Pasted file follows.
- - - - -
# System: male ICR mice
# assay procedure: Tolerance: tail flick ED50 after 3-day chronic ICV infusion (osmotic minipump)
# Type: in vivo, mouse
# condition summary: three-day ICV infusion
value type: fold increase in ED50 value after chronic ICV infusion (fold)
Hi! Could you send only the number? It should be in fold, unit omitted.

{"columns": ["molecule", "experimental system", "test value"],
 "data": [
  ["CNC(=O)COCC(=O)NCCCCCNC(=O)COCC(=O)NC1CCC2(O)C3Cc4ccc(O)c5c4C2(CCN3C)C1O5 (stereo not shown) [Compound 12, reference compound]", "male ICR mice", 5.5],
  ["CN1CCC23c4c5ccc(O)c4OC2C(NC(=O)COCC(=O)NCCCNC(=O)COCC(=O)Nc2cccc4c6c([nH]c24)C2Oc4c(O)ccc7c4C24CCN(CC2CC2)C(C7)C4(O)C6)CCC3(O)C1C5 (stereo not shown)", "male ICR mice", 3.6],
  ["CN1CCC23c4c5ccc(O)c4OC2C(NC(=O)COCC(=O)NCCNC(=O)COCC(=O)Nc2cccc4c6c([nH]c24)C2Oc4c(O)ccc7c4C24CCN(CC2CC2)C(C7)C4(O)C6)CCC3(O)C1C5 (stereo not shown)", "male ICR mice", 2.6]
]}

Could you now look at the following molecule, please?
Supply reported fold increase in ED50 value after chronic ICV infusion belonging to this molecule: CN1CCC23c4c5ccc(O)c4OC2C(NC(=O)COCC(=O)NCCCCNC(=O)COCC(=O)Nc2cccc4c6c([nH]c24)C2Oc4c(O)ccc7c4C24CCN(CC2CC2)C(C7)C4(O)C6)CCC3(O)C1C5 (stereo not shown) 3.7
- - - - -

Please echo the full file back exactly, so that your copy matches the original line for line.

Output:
# System: male ICR mice
# assay procedure: Tolerance: tail flick ED50 after 3-day chronic ICV infusion (osmotic minipump)
# Type: in vivo, mouse
# condition summary: three-day ICV infusion
value type: fold increase in ED50 value after chronic ICV infusion (fold)
Hi! Could you send only the number? It should be in fold, unit omitted.

{"columns": ["molecule", "experimental system", "test value"],
 "data": [
  ["CNC(=O)COCC(=O)NCCCCCNC(=O)COCC(=O)NC1CCC2(O)C3Cc4ccc(O)c5c4C2(CCN3C)C1O5 (stereo not shown) [Compound 12, reference compound]", "male ICR mice", 5.5],
  ["CN1CCC23c4c5ccc(O)c4OC2C(NC(=O)COCC(=O)NCCCNC(=O)COCC(=O)Nc2cccc4c6c([nH]c24)C2Oc4c(O)ccc7c4C24CCN(CC2CC2)C(C7)C4(O)C6)CCC3(O)C1C5 (stereo not shown)", "male ICR mice", 3.6],
  ["CN1CCC23c4c5ccc(O)c4OC2C(NC(=O)COCC(=O)NCCNC(=O)COCC(=O)Nc2cccc4c6c([nH]c24)C2Oc4c(O)ccc7c4C24CCN(CC2CC2)C(C7)C4(O)C6)CCC3(O)C1C5 (stereo not shown)", "male ICR mice", 2.6]
]}

Could you now look at the following molecule, please?
Supply reported fold increase in ED50 value after chronic ICV infusion belonging to this molecule: CN1CCC23c4c5ccc(O)c4OC2C(NC(=O)COCC(=O)NCCCCNC(=O)COCC(=O)Nc2cccc4c6c([nH]c24)C2Oc4c(O)ccc7c4C24CCN(CC2CC2)C(C7)C4(O)C6)CCC3(O)C1C5 (stereo not shown) 3.7